Let's Not Play The Blame Game: Round 6
Marc Ambinder reports:
It's clear that Obama's war cabinet (I'm told this includes Vice President Biden) is quietly advising him NOT to fire McChrystal. Sec. Gates's statement makes clear that Gates does not believe McChrystal committed a firing offense. He pivots very quickly to the need to demonstrate "unity" and talks about "going forward," as if McChrystal's comments were part of a larger pattern. Whether Obama thinks the article stems from malevolence or from staff frustrations compounded by McChrystal's lack of political sophistication, I don't know.
Predictably, many Congressional skeptics of the war effort are calling for POTUS to fire McChrystal; many supporters are making a distinction between publicly differing over strategy and complaining/mocking the commander in chief. I'm not sure that's a very good distinction to make, however, because the latter could in some circumstances be more harmful than the former.
If Obama doesn't accept the resignation, I'm guessing this is some kind of "woodshed" moment where there will be reports of an angry president telling his General that he won't stand for any more of this kind of thing and a chastened General taking his punishment like a good soldier. Obama and war cabinet think they look magnanimous while the military and the Republicans take him for a weakling and a fool. Maybe that doesn't matter. (Obama the Muslim, socialist thug doesn't have control over his Generals. What kind of picture does that paint, I wonder?)
BTW: I can't speak for anyone else, but my belief that he should fire McCrystal or at least accept his resignation (which is as far as he should go to appease the military) has nothing to do with any skepticism of the war. It has to do with respect for the constitutional requirement that the military be subordinate to the civilian executive. The military has been acting more and more as a rogue political faction with its own power base for quite some time. No president of either party should allow that (although it must be said that Bush's fetishizing of "the Generals on the ground" and The Man Called Petraeus has contributed greatly to this problem.)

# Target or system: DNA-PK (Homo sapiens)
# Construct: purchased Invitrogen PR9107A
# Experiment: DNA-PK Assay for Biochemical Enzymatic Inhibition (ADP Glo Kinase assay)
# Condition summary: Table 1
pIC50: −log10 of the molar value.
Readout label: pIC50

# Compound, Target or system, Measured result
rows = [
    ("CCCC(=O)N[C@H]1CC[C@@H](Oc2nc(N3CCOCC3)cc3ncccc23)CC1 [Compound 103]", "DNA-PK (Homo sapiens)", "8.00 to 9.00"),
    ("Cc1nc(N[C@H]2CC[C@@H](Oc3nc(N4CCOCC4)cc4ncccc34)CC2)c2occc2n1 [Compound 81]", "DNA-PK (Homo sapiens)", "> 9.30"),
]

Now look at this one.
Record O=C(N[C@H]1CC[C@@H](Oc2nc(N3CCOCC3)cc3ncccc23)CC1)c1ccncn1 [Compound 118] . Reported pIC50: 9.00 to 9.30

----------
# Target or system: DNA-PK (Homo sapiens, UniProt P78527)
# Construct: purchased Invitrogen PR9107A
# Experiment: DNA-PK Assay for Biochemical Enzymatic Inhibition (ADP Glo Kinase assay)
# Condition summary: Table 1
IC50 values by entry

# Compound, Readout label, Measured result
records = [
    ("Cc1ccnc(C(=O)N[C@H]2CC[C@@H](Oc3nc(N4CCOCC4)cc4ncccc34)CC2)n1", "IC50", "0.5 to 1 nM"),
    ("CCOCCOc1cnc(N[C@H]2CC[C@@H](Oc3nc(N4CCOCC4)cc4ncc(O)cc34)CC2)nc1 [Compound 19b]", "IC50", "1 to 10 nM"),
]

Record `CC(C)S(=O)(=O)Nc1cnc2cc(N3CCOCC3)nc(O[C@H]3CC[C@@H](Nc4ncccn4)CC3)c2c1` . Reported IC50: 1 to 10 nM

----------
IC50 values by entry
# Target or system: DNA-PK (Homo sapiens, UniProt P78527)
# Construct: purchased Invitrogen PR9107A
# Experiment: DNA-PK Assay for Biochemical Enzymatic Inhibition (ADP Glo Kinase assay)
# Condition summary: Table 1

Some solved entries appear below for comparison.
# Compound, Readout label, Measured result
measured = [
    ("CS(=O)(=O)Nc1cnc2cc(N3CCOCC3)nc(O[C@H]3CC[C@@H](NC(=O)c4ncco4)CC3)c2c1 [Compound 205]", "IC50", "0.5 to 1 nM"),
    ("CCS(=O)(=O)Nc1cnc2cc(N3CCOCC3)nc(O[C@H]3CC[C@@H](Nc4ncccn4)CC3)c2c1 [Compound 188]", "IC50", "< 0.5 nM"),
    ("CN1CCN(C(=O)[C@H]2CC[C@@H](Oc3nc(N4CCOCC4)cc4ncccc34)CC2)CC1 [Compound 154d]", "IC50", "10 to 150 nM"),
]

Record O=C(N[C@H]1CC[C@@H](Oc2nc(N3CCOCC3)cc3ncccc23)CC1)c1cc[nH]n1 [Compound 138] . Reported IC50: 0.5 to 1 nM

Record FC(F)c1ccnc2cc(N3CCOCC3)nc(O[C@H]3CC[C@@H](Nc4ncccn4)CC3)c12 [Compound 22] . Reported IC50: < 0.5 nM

This isn't something to play with. Obama should accept his resignation.
Update: Greenwald tweets that he thinks this from NRO will probably be the way it goes. I'd bet so too:
One Way Obama Could Save Face . . . [Daniel Foster]
Refuse McChrystal's resignation. The general is a man of honor, and no idiot. There's a good chance he'll show up in Washington with a resignation letter in hand. President Obama could refuse it, and then go to the public and say something like, "our efforts in Afghanistan are too important to let an unfortunate lapse of judgment like this undermine them. So I told General McChrystal that he must finish his task, and that I would not accept his resignation at this time."
This might allow Obama to look like the bigger man while having it both ways. He'd avoid adding instability to his command structure at a crucial juncture in the war in Afghanistan, and avoid looking weak by not dismissing an insubordinate general.
The messaging would be: McChrystal knew he goofed up, and came to me with his gun and his badge. But this was my call, and I did what was best for the country.
Notice that it's Obama who will be "saving face" by doing this.
Imagine if McChrystal had done this under Bush. They'd be calling for this "man of honor" to be Court Martialed.
On the other hand, Howard Kurtz is absolutely right about this too (tweet):
If McChrystal not cashiered, I predict new round of stories questioning Obama's toughness, with obligatory references to Truman.
And if he does do it, the very same people will call him a thuggish dictator who has no respect for the military.
This isn't something for political calculation because he can't win on that basis. He should just do the right thing. And the right thing is to protect the constitution.